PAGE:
Abstract: Alfalfa ( Medicago sativa L.), a perennial and outcrossing species, is a widely planted forage legume for hay, pasture and silage throughout the world. Currently, alfalfa breeding relies on recurrent phenotypic selection, but alternatives incorporating molecular marker assisted breeding could enhance genetic gain per unit time and per unit cost, and accelerate alfalfa improvement. Many major quantitative trait loci (QTL) related to agronomic traits have been identified by family-based QTL mapping, but in relatively large genomic regions. Candidate genes elucidated from model species have helped to identify some potential causal loci in alfalfa mapping and breeding population for specific traits. Recently, high throughput sequencing technologies, coupled with advanced bioinformatics tools, have been used to identify large numbers of single nucleotide polymorphisms (SNP) in alfalfa, which are being developed into markers. These markers will facilitate fine mapping of quantitative traits and genome wide association mapping of agronomic traits and further advanced breeding strategies for alfalfa, such as marker-assisted selection and genomic selection. Based on ideas from the literature, we suggest several ways to improve selection in alfalfa including (1) diversity selection and paternity testing, (2) introgression of QTL and (3) genomic selection.
Methods to address poultry robustness and welfare issues through breeding and associated ethical considerations
William M. Muir,Heng-Wei Cheng
Frontiers in Genetics , 2014, DOI: 10.3389/fgene.2014.00407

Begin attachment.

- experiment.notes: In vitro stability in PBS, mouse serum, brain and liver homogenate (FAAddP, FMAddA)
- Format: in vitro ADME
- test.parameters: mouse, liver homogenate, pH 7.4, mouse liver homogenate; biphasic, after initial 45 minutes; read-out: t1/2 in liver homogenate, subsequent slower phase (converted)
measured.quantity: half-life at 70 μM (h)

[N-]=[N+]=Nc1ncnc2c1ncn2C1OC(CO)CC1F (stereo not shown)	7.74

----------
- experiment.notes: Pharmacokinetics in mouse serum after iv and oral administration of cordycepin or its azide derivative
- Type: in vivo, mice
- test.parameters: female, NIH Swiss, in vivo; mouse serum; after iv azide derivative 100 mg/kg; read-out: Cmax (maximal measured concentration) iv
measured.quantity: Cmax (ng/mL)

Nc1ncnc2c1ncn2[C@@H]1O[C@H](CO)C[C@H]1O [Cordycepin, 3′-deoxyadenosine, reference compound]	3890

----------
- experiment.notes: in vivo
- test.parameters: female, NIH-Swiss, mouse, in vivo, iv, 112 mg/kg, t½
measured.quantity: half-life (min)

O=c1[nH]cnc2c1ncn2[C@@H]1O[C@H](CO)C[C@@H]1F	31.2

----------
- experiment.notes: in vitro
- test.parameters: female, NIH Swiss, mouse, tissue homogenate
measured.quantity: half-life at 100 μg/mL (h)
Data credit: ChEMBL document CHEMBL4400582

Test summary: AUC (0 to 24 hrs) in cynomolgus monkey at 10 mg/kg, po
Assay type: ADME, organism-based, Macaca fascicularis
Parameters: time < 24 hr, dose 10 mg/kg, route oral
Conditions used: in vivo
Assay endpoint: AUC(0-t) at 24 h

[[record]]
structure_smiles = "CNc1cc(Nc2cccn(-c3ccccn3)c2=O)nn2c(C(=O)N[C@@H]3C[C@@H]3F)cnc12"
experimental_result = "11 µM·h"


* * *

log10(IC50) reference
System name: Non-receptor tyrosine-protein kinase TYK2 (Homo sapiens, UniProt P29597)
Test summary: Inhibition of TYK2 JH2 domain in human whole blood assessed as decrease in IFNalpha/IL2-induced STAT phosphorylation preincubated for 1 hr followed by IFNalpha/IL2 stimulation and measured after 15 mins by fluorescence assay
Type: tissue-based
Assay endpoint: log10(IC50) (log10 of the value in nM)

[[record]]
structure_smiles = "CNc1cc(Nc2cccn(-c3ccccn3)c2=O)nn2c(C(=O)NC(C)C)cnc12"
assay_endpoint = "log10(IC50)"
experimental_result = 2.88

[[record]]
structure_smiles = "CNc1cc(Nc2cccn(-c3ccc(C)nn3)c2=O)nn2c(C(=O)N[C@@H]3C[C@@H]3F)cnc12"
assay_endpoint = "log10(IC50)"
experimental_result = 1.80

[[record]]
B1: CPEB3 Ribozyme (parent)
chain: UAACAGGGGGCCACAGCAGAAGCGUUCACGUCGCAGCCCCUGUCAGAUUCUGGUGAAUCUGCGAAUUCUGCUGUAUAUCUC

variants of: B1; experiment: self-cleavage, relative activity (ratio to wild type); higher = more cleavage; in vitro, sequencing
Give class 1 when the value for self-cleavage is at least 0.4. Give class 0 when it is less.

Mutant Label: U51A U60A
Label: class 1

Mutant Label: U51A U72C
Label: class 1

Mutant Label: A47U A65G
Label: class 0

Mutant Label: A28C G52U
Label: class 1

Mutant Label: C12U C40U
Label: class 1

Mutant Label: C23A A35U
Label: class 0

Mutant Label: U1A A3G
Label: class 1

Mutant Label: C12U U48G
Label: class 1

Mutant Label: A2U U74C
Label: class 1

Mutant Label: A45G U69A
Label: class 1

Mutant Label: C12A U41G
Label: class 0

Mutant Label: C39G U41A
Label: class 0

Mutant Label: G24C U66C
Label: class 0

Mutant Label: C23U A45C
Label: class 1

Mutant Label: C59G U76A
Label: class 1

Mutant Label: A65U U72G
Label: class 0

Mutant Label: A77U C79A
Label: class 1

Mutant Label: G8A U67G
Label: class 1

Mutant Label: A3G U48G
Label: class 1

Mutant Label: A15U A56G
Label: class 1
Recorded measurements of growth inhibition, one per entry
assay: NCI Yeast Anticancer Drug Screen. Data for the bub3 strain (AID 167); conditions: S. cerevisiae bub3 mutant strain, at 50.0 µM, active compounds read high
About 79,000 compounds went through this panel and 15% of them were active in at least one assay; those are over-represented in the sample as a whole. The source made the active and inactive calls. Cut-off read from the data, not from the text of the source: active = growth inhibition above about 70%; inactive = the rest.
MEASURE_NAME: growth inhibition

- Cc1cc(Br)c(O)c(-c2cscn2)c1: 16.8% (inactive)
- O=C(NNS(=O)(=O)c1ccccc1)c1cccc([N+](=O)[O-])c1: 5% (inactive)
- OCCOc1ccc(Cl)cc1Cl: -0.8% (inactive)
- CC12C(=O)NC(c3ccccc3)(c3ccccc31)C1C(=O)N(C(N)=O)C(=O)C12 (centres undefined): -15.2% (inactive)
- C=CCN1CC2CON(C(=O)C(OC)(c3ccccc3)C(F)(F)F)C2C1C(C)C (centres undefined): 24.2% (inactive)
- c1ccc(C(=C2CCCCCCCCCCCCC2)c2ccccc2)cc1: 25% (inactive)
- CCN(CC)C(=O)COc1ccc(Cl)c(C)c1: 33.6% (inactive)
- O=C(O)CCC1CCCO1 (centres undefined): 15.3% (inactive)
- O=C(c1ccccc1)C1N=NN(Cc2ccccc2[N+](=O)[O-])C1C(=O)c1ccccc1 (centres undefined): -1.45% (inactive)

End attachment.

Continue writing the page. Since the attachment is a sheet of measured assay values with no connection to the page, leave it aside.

Abstract: As consumers and society in general become more aware of ethical and moral dilemmas associated with intensive rearing systems, pressure is put on the animal and poultry industries to adopt alternative forms of housing. This presents challenges especially regarding managing competitive social interactions between animals. However, selective breeding programs are rapidly advancing, enhanced by both genomics and new quantitative genetic theory that offer potential solutions by improving adaptation of the bird to existing and proposed production environments. The outcomes of adaptation could lead to improvement of animal welfare by increasing fitness of the animal for the given environments, which might lead to increased contentment and decreased distress of birds in those systems. Genomic selection, based on dense genetic markers, will allow for more rapid improvement of traits that are expensive or difficult to measure, or have a low heritability, such as pecking, cannibalism, robustness, mortality, leg score, bone strength, disease resistance, and thus has the potential to address many poultry welfare concerns. Recently selection programs to include social effects, known as associative or indirect genetic effects (IGEs), have received much attention. Group, kin, multi-level, and multi-trait selection including IGEs have all been shown to be highly effective in reducing mortality while increasing productivity of poultry layers and reduce or eliminate the need for beak trimming. Multi-level selection was shown to increases robustness as indicated by the greater ability of birds to cope with stressors. Kin selection has been shown to be easy to implement and improve both productivity and animal well-being. Management practices and rearing conditions employed for domestic animal production will continue to change based on ethical and scientific results. However, the animal breeding tools necessary to provide an animal that is best adapted to these changing conditions are readily available and should be used, which will ultimately lead to the best possible outcomes for all impacted.